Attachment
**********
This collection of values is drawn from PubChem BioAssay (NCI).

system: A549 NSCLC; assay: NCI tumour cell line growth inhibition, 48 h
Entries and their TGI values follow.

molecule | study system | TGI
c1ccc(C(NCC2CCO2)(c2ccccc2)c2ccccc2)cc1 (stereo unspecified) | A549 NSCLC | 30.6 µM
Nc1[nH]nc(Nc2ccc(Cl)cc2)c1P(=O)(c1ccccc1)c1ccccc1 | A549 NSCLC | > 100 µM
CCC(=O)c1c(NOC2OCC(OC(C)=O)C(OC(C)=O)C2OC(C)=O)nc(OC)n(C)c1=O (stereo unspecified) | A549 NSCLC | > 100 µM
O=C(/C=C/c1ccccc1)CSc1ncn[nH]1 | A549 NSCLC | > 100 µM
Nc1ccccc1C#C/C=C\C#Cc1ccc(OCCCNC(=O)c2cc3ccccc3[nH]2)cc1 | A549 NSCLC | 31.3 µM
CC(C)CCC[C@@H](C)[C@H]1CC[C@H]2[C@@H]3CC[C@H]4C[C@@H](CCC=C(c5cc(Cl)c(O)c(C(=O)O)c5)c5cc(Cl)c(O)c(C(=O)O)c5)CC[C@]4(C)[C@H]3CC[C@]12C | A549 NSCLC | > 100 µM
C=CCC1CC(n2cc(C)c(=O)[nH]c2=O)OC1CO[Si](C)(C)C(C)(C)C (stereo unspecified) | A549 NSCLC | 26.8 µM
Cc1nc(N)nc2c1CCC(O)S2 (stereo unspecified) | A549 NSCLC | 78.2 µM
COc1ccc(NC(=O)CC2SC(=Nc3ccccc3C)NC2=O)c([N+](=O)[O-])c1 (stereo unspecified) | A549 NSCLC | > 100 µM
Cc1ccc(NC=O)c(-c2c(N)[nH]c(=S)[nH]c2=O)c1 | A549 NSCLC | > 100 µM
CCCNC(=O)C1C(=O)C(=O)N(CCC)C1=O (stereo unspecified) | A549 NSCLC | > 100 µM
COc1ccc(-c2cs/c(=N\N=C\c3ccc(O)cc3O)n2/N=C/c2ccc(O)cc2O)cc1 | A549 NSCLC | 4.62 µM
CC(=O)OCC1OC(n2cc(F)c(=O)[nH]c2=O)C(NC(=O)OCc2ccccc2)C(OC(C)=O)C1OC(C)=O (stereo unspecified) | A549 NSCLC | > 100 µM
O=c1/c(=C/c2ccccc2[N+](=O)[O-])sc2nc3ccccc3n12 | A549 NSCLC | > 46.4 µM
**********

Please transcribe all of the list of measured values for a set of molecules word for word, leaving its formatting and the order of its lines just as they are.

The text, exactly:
This collection of values is drawn from PubChem BioAssay (NCI).

system: A549 NSCLC; assay: NCI tumour cell line growth inhibition, 48 h
Entries and their TGI values follow.

molecule | study system | TGI
c1ccc(C(NCC2CCO2)(c2ccccc2)c2ccccc2)cc1 (stereo unspecified) | A549 NSCLC | 30.6 µM
Nc1[nH]nc(Nc2ccc(Cl)cc2)c1P(=O)(c1ccccc1)c1ccccc1 | A549 NSCLC | > 100 µM
CCC(=O)c1c(NOC2OCC(OC(C)=O)C(OC(C)=O)C2OC(C)=O)nc(OC)n(C)c1=O (stereo unspecified) | A549 NSCLC | > 100 µM
O=C(/C=C/c1ccccc1)CSc1ncn[nH]1 | A549 NSCLC | > 100 µM
Nc1ccccc1C#C/C=C\C#Cc1ccc(OCCCNC(=O)c2cc3ccccc3[nH]2)cc1 | A549 NSCLC | 31.3 µM
CC(C)CCC[C@@H](C)[C@H]1CC[C@H]2[C@@H]3CC[C@H]4C[C@@H](CCC=C(c5cc(Cl)c(O)c(C(=O)O)c5)c5cc(Cl)c(O)c(C(=O)O)c5)CC[C@]4(C)[C@H]3CC[C@]12C | A549 NSCLC | > 100 µM
C=CCC1CC(n2cc(C)c(=O)[nH]c2=O)OC1CO[Si](C)(C)C(C)(C)C (stereo unspecified) | A549 NSCLC | 26.8 µM
Cc1nc(N)nc2c1CCC(O)S2 (stereo unspecified) | A549 NSCLC | 78.2 µM
COc1ccc(NC(=O)CC2SC(=Nc3ccccc3C)NC2=O)c([N+](=O)[O-])c1 (stereo unspecified) | A549 NSCLC | > 100 µM
Cc1ccc(NC=O)c(-c2c(N)[nH]c(=S)[nH]c2=O)c1 | A549 NSCLC | > 100 µM
CCCNC(=O)C1C(=O)C(=O)N(CCC)C1=O (stereo unspecified) | A549 NSCLC | > 100 µM
COc1ccc(-c2cs/c(=N\N=C\c3ccc(O)cc3O)n2/N=C/c2ccc(O)cc2O)cc1 | A549 NSCLC | 4.62 µM
CC(=O)OCC1OC(n2cc(F)c(=O)[nH]c2=O)C(NC(=O)OCc2ccccc2)C(OC(C)=O)C1OC(C)=O (stereo unspecified) | A549 NSCLC | > 100 µM
O=c1/c(=C/c2ccccc2[N+](=O)[O-])sc2nc3ccccc3n12 | A549 NSCLC | > 46.4 µM